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Would you be interested in switching to e-books?

Asked at Massachusetts Street on August 27, 2006

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Photo of Kristin Haeussler

“I would say no. I like having my book. I don’t have to rely on a computer, so I’m not limited to when or where I study.”

Photo of Tyler Curry

“No. I wouldn’t want to be staring at a computer screen all the time. I like the idea of buying textbooks online, but I want a hard copy to take with me.”

Photo of Zachariah Smith

“Economically it sounds great because textbooks are so expensive, but it hurts my eyes to look at a computer screen for extended periods of time.”

Photo of Kelsey Moffat

“I might, but I think I would get tired of staring at the computer. I would have to try one out to know for sure.”

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Comments

Nikki May 8 years, 4 months ago

Well, I'm not a student right now, but either way, I'd not do it. It might not be so bad if you had a laptop, but no, not my idea of easy.

H_Lecter 8 years, 4 months ago

I want to get ebooks programmed into the heads-up display on my car so I can read them while I'm driving.

It is so hard to hold a book, especially while I'm on the phone and trying to navigate a roundabout.

bmwjhawk 8 years, 4 months ago

No way. Words have less power when shown on a screen. They can be deleted and altered with hardly any effort at all. Books, somehow, feel like something of substance. Wouldn't you find a book more powerful if it were engraved on a stone tablet? Well, it would be heavy, at least. Books are more practical than stone tablets, but they hold an aura of substance. Computer images are fleeting.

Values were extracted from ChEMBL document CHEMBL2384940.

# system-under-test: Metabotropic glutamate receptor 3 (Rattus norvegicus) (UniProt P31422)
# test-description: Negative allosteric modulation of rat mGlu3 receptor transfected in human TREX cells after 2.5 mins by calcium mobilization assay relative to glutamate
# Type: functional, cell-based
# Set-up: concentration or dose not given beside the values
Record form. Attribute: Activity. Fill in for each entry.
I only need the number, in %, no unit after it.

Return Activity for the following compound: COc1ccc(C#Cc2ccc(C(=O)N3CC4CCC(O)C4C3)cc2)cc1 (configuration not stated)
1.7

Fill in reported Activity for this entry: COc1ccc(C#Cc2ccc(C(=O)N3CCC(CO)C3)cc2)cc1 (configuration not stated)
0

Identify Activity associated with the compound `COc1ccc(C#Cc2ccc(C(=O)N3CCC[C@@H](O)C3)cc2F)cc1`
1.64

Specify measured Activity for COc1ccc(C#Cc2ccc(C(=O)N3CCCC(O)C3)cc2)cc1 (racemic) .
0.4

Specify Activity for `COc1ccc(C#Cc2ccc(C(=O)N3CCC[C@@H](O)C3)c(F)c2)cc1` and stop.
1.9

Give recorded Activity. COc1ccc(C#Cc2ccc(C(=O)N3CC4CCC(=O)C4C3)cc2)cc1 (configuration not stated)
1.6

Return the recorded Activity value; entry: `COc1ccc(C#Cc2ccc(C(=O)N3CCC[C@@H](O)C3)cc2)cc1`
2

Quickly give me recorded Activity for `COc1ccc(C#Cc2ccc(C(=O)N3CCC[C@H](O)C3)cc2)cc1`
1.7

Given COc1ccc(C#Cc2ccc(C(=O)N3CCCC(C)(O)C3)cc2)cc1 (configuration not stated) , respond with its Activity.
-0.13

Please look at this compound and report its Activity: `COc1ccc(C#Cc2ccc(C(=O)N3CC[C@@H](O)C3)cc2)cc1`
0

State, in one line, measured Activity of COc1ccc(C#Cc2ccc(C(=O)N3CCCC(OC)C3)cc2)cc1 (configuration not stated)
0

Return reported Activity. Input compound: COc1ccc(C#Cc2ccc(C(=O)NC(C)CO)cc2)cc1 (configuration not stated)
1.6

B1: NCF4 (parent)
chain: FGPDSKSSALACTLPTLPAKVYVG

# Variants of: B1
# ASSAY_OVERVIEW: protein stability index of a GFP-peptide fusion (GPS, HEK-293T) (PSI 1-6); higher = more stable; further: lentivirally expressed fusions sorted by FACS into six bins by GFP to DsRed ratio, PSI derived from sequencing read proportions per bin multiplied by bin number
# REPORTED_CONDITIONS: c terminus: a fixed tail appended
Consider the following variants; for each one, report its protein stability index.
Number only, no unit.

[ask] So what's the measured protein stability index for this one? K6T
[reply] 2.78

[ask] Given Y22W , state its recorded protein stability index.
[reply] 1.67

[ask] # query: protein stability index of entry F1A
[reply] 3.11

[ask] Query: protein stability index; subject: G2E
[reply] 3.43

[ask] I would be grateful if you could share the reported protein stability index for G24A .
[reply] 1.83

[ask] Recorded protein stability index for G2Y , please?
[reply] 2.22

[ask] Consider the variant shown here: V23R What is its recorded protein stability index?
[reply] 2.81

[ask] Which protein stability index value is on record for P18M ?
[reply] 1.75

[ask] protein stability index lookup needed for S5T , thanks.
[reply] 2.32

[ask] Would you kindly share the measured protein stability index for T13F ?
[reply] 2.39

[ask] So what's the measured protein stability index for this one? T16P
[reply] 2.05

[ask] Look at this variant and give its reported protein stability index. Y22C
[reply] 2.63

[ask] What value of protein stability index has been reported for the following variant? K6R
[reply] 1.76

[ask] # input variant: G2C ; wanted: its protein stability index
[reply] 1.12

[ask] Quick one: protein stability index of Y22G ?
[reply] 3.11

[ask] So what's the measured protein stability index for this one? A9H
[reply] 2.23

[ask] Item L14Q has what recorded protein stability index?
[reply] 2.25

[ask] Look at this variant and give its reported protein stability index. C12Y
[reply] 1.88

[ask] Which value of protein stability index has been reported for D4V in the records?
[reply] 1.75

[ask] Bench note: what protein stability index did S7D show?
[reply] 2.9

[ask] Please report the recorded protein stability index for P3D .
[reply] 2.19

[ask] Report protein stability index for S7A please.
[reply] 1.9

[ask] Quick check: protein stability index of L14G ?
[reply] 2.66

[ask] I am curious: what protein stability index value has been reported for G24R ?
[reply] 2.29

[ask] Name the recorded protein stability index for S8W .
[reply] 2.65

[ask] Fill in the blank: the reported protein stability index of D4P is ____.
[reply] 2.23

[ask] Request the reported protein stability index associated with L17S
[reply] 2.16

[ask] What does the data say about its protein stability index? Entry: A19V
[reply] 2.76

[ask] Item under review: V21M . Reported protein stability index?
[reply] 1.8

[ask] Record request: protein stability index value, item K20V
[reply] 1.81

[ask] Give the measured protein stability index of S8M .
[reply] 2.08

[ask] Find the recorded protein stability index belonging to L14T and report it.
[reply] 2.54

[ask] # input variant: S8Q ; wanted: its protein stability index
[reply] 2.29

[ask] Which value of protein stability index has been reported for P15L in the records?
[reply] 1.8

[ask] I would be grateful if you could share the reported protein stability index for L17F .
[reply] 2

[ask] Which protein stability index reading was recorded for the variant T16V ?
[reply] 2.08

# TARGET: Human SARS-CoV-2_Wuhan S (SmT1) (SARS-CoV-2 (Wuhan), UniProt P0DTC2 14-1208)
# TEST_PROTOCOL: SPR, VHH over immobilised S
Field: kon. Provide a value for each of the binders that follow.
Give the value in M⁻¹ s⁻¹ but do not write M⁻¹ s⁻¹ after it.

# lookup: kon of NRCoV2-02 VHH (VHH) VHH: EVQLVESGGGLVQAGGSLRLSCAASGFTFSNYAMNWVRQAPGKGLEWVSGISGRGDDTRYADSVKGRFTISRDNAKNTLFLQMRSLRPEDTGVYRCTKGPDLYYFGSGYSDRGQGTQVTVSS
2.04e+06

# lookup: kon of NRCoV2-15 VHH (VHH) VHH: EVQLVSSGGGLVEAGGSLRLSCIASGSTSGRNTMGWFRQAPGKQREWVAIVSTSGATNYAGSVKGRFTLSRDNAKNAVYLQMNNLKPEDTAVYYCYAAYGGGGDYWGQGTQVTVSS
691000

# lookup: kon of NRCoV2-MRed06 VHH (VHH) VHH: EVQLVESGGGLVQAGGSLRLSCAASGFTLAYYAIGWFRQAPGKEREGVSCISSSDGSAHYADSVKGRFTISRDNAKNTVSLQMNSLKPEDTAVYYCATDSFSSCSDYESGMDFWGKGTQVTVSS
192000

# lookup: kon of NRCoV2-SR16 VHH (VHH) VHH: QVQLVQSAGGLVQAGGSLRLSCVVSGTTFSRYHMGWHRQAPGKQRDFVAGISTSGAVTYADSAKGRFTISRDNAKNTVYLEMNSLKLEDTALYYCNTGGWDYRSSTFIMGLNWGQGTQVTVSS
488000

ms_canada 8 years, 4 months ago

Although I do a lot of reading online, it is mostly reference study of history and stuff. I would not want to do all of my reading sitting in front of a computor. I like to lie down on the couch and read or sit in a deck chair in the sun. (or shade) When reading historical novels, I usually turn to the computor to check out the veracity of the historical inclusions in the novel.

sunflower_sue 8 years, 4 months ago

How would Lawrence hold it's annual book burning celebration? It would require too much fuel to ignite all those laptops and the smell would simply be awful. Plus, I wouldn't want to roast a weenie over those toxic flames.

paladin 8 years, 4 months ago

I think you would roast a weenie any chance you got.

sunflower_sue 8 years, 4 months ago

Thrag, We would never acuse you of being "stoopid." Some of us just love being able to "snuggle in" with a good book. Some of us like to see it standing on a shelf next to other favorite books...looking all pretty.

I do think that there is a place for e-books. The ? merely asked us if we wanted to "switch." Vague, at best. My daughter is getting a "smart board" in her classroom. The teacher can ask a ? and every child is given a remote control. The teacher will be able to monitor which children are participating in class and which ones are actually understanding the subject. The other students in class will not know who is who. Now this, I think is pretty cool. No chalk dust and it gives all the students equal opportunity to participate...not just the one who gets "called on."

average 8 years, 4 months ago

No. Either I own something I or don't. With a physical book, I can keep it indefinetly, or I can sell it to someone (even aside from the used-book racket... even out-of-date... I am allowed to sell it to a third party).

Many of the e-books out there, you own nothing. The content expires at the end of the semester. You are not allowed to sell it. Even if the content doesn't expire, the chances are very good that you won't be able to access the content... only readable (rights-managed) by some crappy software written by a ten-year-defunct company for a fifteen year old computer.

What I would like to see is more readings for classes... handouts, public domain, and fair use cuttings... provided online as part of the class. I for one don't mind reading on the computer.